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6 Social Media Marketing Myths To Ignore

When it comes to marketing your business there’s so much information that it’s difficult to separate the BS social media marketing myths from solid tactics.

6 Social Media Marketing Myths To Ignore

For those of us who make social media part of our everyday lives, it’s hard to believe there are people out there who still believe social media is a fad that’s eventually going to fade away. Yet they are out there, and there are actually quite a few of them, especially in the more traditional sectors of the business world. Much of this is a direct result of social media marketing myths that spread online at a viral pace.

 

When you take a look at social media closely, it’s pretty easy to see how some people draw this conclusion, especially when you focus on the platforms themselves. It seems like every day there’s some hot, new social media platform that “everyone” is talking about. Despite this, we have yet to see a social media platform that has truly proven that it’s here to stay.

But what is it about the social media platform market that makes it so volatile and therefor so “faddish” to some? There are very few markets in which companies rise and fall so quickly. The source of this the volatility comes from several characteristics of the social media market.

There are a huge number of misconceptions floating around about the nature, functionality, and effectiveness of social media marketing. We wanted to take a moment to dispel six of the most inaccurate and prevalent falsities regarding SSM for you.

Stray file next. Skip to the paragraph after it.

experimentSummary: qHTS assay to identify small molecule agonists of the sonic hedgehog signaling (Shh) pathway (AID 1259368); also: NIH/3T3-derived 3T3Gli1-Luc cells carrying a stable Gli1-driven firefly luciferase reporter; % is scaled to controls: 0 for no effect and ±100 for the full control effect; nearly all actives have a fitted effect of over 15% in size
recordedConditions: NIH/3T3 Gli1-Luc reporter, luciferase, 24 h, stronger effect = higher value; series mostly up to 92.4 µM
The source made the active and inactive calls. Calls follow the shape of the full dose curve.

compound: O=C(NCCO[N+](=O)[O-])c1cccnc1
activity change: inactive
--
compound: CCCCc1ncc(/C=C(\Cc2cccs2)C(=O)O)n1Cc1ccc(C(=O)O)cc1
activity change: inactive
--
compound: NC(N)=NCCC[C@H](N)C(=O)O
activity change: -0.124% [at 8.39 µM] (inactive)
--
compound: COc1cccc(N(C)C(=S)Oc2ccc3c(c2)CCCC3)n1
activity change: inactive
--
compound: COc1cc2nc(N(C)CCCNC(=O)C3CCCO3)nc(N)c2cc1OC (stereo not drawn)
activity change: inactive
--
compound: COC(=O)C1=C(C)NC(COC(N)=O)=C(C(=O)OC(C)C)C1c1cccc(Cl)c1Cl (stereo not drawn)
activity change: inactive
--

1. Social media is only effective at targeting young kids.

 

80% of regular Facebook users are over the age of 18, and 55% are over the age of 25. Approximately 60% of Twitter users are over 30 years old. Social media demographics continue to skew older every year.

 

2. Social media marketing has a lower ROI than other forms of marketing/advertising.

 

Because social media’s primary function is not directly driving sales, it can be more difficult to calculate the ROI of a social media campaign, however this does not mean ROI for SSM is lower than other forms of marketing. Traditional advertising requires you to continually shovel thousands of dollars into campaigns in order to see continued results. Once you’ve built a healthy, active social network around your business, only a relatively small amount of maintenance is required to continually generate brand-awareness and goodwill.

While continually spamming your social network with promotions and offers is a bad idea, a healthily maintained social network can easily support the occasional promotional campaign. Unlike an advertising campaign, a social media campaign is free, and far more targeted than even the most strategically crafted traditional advertising campaign.

 

Once advertising dollars are spent, they’re gone. Building a social network grants you a retainable asset with real value, that’s yours for as long as you maintain it.

 

3. Social media marketing is for ecommerce, not brick-and-mortar business.